It’s hard to believe it’s already been nearly two months since Ginny & Georgia returned for its sophomore season on Netflix. Season 2 quickly followed up on the first season’s success — by the first week of February, the title had been viewed for a whopping 504.77 million hours. It’s still going strong, remaining on Netflix’s Top 10 global list for English TV shows.
Ginny & Georgia follows teenage Ginny (Antonia Gentry), her 30-year-old mother, Georgia (Brianne Howey), and nine-year-old half-brother Austin (Diesel La Torraca) as they attempt to start a new life in the seemingly picturesque town of Wellsbury, Massachusetts — however, Georgia has more than a few skeletons in her closet. Defying genres, it’s a teen drama, comedy, romance, and murder mystery all in one. The series was created by Sarah Lampert, who serves as co-executive producer alongside showrunner Debra J. Fisher.
Season 2 picks up immediately after the cliffhanger of the previous season, which saw Ginny running away with Austin after she discovered Georgia killed her last husband, Kenny, in an attempt to protect her. Ginny has also fallen out with her friend group (“MANG”) due to her former best friend, Max (Sara Waisglass), discovering Ginny secretly slept with Max’s twin, Marcus (Felix Mallard). The overall tone of this season is darker, and the first few episodes waste no time getting into the heavy stuff.
The Nerds of Color had the opportunity to speak with James Genn, who directed Episodes 1 and 2 of this season (“Welcome Back, Bitches!” and “Why Does Everything Have to Be So Terrible, All the Time, Forever?”) and also served as an executive producer for the remaining episodes. We discussed how Genn set the tone for Season 2, how the show approaches mental health, and all things MANG and Marginny. Check out the full interview below!
Warning: Season 2 Spoilers ahead!
THE NERDS OF COLOR: So first, can you just tell me a little bit about your background? You’ve been a director for quite a few TV shows like The Good Doctor, Charmed, and The Hardy Boys, and you’ve also been a writer.
GENN: I’m a bit of a writer. I did a lot of development in my 20s and 30s. And I come from Vancouver. My dad was a painter, but he also had cameras and film cameras around the house. I have an older brother who’s a musician and a twin sister who is a visual artist. I come from a family of people that can’t do anything else and would be in trouble if we tried to do normal jobs.
I worked in post production in my 20s and made short films. I started directing professionally when I was about 30. I’ve built my career in Canada. I started on lower budget, half-hour comedies and sometimes kids’ shows. So yeah, my background is, I’ve just been a director all my life.
You weren’t involved with Season 1 of Ginny & Georgia. Did you watch the show before you joined?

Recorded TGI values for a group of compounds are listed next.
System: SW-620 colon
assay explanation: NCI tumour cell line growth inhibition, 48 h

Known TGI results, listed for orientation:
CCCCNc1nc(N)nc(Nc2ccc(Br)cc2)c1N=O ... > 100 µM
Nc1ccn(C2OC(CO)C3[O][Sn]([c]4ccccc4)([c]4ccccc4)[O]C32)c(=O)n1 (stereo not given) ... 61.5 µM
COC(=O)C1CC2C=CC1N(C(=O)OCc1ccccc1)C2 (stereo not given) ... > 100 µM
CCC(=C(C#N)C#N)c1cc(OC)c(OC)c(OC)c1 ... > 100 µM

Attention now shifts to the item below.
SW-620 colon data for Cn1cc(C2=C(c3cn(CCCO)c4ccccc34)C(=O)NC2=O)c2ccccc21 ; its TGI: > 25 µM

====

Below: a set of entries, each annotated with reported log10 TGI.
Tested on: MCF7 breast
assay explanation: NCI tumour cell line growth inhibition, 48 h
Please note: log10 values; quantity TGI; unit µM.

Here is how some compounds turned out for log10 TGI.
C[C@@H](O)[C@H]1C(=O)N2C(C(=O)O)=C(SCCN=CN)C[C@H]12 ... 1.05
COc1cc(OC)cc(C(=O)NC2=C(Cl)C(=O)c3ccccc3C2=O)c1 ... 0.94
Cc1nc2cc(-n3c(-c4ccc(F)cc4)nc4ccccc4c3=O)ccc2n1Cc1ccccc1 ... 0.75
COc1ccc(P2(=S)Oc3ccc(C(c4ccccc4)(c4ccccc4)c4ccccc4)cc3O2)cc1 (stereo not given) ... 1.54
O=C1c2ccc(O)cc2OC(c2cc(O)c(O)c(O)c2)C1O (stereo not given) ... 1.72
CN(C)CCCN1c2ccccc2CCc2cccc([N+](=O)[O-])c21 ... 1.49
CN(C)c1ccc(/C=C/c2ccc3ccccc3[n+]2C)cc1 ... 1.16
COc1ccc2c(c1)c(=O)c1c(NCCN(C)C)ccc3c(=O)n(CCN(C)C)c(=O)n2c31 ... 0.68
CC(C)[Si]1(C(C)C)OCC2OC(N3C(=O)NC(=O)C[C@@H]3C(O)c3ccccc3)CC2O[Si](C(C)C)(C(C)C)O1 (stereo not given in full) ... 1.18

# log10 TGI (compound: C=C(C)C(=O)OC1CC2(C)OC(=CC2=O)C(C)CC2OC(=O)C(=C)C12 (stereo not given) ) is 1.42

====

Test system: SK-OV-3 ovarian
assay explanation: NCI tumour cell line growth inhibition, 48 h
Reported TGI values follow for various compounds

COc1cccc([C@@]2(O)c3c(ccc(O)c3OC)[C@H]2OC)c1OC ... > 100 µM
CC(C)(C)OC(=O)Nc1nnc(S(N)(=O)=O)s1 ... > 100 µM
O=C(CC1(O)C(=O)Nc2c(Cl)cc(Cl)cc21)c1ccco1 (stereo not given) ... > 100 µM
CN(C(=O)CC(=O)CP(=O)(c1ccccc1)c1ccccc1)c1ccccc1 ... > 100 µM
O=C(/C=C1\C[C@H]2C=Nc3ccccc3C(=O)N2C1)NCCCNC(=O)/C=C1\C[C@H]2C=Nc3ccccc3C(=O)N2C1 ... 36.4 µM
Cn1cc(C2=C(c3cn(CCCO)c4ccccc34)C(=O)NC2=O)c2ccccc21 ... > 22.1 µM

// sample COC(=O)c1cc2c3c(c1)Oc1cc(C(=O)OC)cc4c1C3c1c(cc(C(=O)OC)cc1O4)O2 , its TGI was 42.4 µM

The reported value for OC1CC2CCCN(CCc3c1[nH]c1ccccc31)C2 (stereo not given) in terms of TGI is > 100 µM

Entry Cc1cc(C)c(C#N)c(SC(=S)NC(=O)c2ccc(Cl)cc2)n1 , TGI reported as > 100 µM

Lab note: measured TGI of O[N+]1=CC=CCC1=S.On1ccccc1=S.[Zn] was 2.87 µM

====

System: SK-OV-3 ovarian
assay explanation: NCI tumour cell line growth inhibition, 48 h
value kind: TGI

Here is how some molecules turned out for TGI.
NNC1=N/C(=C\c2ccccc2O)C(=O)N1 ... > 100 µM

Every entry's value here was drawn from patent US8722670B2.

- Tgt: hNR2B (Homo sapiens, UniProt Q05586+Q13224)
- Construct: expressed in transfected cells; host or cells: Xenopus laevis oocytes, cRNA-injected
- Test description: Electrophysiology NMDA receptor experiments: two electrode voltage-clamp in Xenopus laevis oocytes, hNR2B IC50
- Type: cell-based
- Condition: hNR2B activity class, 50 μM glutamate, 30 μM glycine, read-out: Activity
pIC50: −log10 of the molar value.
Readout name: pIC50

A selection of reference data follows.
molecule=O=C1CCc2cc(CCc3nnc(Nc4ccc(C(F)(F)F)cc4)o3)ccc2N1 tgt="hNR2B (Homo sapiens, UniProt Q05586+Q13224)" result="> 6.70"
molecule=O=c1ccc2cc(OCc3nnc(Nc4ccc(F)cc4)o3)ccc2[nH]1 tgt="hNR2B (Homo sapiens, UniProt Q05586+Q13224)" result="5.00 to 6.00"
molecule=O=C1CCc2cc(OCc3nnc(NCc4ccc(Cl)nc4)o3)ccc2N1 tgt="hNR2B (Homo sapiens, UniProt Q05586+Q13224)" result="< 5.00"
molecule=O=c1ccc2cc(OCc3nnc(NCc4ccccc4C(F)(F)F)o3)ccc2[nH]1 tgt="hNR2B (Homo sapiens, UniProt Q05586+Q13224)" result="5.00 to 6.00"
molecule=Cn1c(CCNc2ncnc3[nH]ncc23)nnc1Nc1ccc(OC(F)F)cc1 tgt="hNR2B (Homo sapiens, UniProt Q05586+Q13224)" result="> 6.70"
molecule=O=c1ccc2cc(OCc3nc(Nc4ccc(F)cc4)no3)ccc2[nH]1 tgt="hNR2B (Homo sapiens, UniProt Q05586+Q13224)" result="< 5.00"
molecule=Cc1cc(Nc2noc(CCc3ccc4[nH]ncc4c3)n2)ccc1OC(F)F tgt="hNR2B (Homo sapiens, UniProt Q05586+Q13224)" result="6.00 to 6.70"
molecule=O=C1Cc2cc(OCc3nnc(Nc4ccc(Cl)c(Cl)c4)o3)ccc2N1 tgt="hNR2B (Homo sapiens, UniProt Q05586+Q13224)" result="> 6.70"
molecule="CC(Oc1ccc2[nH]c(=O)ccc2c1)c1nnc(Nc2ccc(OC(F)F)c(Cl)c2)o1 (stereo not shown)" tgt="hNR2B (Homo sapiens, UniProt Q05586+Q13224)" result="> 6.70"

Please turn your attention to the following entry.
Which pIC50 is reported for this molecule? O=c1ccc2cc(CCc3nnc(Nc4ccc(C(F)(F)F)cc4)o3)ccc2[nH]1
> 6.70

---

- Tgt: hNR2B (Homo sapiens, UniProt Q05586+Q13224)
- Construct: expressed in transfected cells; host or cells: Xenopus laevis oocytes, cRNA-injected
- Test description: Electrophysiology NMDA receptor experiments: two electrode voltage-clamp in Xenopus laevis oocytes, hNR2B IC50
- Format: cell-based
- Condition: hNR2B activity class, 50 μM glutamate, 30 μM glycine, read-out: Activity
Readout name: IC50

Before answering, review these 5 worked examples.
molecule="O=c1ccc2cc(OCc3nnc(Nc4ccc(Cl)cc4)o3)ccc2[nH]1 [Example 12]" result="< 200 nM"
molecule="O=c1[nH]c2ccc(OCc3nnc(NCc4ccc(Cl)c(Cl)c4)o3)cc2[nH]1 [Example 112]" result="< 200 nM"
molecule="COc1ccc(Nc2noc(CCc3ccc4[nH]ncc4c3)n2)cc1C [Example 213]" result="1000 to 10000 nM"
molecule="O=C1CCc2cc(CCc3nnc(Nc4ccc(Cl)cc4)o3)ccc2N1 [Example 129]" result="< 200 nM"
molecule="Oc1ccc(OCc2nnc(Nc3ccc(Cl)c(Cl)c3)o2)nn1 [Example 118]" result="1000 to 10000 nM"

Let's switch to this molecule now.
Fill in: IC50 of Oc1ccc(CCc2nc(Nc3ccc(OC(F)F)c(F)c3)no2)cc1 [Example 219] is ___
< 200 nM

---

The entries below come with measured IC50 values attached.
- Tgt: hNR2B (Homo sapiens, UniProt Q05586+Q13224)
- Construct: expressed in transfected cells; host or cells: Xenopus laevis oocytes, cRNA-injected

I was unavailable during Season 1, so it honestly wasn’t even on my radar when they shot in Toronto. But luckily enough, because I was working out of Toronto at the time, I knew a lot of the cast and some of the production team involved. I, like everybody else on this planet, went on Netflix and [watched the show]. I was just honestly delightfully surprised at what an unexpected hit this thing was. It sort of flew under the radar and had such a charm to it. It was just such pure, excellent entertainment. There’s something for everybody in this show.
I didn’t know Deb and Sarah. I contacted my agents and I went after it. The first time that I met them would have been a year and probably six months or so before we even started prep on the first episodes. I had a Zoom with them and I think, just the first time we met, we hit it off. I got a sense for where they were at with the show and what they wanted to do with the second season. And I was happy that they brought me on as an executive.
When you started filming Season 2, the cast hadn’t been on set together for a long time because of COVID. What was the first scene you shot?
That first scene is actually kind of an interesting story. We just picked a pretty random scene from the middle of Episode 2. It was a scene where Ginny walks into the kitchen and her mom is sitting at the kitchen island having thrown all the food in the house out. Ginny opens up the fridge and nothing’s there, and then she opens up the cupboards and nothing’s in there. She turns to her mom [who tells her] she threw [the food] out, and then Ginny storms out the door. I remember there being this kind of, like, Christmas Eve anticipation/anxiousness about getting the show started again and rediscovering it after a couple of years. I was so amazed and delighted at how quickly the cast could just fall into the characters and how easily the material worked.
Season 2 obviously starts off on a very dark tone, but there are still some moments of lightness and humor there. How did you approach that balance?
I love the way the show has this playful, almost a reverent way to jump around genres. It’s sort of genre defiant. And I think that’s so much a part of its charm. It can be a murder mystery one moment, a goofy comedy the next, and then a coming of age teen drama in another moment. And it’s the tone that kind of glues it all together, right? Somehow, in the midst of all that, it’s able to touch on some really important and serious subjects and give them a voice. I’m really proud to be a part of a show that takes that seriously and has such a wide audience. Absolutely.